The MRT cost P10 or $0.23 per person, which is about one tenth of the taxi fare when there’s no traffic.  After a short MRT ride, Andrew and I trotted in the rain searching for a taxi, jeepney, a converted motorbike to take us to the Power plant mall.  The taxis were full or heading to the wrong direction, the jeepneys were so packed that only the heads of the passengers were inside the jeepneys and their bodies were hanging outside the back of the jeepneys, and the converted motorbikes were packing five or six people when it was only meant for three or four.  Finally, two passengers got out of a jeepney, I jumped onto the jeepney with my Louis Vuitton bag tightly tucked under my arm, Andrew hopped in with his wet suit pant still hanging outside the jeepney.  We handed over P16 altogether and squeezed in for a hard seat in this hot, sticky, and polluted jeepney.  Andrew tries not to smile but I had this huge grin on my face.  This has been the best adventure that I have had in three months in the Philippines! 

The jeepney stopped after Andrew said something to the driver in Filipino.  We ended up right outside the Power plant mall.  As soon as we walked into the mall, there’s Salvatore Ferragamo, DKNY, Armani Exchange, and all the high-end stores.  The contrast of the jeepney and the mall was impossible to miss.  As I was about to exit the mall to head home, I thought, “If it wasn’t because of the rain, I would never have the opportunity to peek outside of my luxurious foreigner lifestyle bubble.  Thanks to the rain, I had the best commute of my life!” 

It's Over

My honeymoon with Manila came to a squeaky halt.  Maybe it’s because I am traveling every weekend so that I spend my free time away from Manila.  Maybe it’s because how disorganized work has been that I am taking out my frustration on the City.  Or maybe the romance was never meant to be no matter the city…  Of course, just like everything that bothers me, I have developed a hypothesis and I am going to test it and form a theory!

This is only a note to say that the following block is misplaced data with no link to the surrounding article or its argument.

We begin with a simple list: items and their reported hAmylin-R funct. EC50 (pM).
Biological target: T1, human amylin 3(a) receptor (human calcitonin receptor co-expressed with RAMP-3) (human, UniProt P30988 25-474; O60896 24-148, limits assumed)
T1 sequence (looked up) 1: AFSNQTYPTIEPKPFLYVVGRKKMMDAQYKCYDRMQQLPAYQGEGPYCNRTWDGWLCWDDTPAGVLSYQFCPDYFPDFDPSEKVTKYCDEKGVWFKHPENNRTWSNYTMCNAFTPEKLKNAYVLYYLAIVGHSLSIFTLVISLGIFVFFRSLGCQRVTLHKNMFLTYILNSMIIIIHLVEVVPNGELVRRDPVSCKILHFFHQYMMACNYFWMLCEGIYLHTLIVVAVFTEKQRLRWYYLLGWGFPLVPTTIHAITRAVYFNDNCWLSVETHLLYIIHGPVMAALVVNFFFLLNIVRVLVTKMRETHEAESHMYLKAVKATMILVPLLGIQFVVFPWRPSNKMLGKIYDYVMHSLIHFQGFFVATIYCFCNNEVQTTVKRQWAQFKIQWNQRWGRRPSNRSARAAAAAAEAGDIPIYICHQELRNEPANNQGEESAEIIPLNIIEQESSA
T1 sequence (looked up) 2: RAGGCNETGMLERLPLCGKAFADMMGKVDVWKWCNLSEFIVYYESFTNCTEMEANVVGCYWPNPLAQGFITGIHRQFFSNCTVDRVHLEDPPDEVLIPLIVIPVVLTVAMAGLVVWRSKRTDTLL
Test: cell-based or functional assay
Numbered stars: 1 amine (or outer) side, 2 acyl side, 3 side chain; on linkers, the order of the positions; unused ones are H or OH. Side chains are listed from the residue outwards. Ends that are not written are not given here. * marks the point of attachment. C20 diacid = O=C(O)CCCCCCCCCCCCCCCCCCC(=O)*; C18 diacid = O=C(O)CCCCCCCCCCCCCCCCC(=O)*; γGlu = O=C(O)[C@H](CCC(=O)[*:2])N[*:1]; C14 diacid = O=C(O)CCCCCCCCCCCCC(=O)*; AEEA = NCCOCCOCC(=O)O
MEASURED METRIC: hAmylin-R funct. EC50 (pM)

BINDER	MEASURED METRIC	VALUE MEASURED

Before my relocation, people have told me to start in Singapore as it is considered “Asia-Light”.  However, Singapore and Hong Kong are a little bit too easy in my opinion.  Both places have a lot of expatriates, one can get by easily with English, and they are both extremely commercialized and developed.  To me, they are not “Asia” enough.  Prior to accepting my job in Manila, I also had my doubts.  “Will the Philippines be ‘too’ much of a developing country which will be too challenging for me since I have lived in the US for the past 20 years?”  Upon arriving Manila, all of those doubts evaporated.  The food selection is diverse and immense, English is one of the official languages, people are friendly, the apartments can be extremely modern, and consumerism blends right in with the polluted air.  All these ‘Western” influences make everything seem so “normal” and “US” for those who are not careful.

The expectations were low before I moved to Manila knowing that it is not as developed as some of the other Asian cities.  I was pleasantly surprised by almost everything that I encountered over the last three months - the food, people, culture, prices, accessibility, convenience, etc.  Then, slowly, the disappointments set in when the traffic gets in the way of catching a flight, when not knowing Filipino directly translates into higher prices, and when the perceived friendliness is just that, perceived.

My honeymoon with Manila is over probably because my expectations have changed significantly since my arrival.  Manila did not set out to deceive my expectations but as a new resident of the City, I wanted to see and experience familiarity, comfort, and relatedness instead of what the City can offer.  Maybe this is the beginning of a new phase – marriage, where reality sets in and staying married will take hard work from both Manila and I.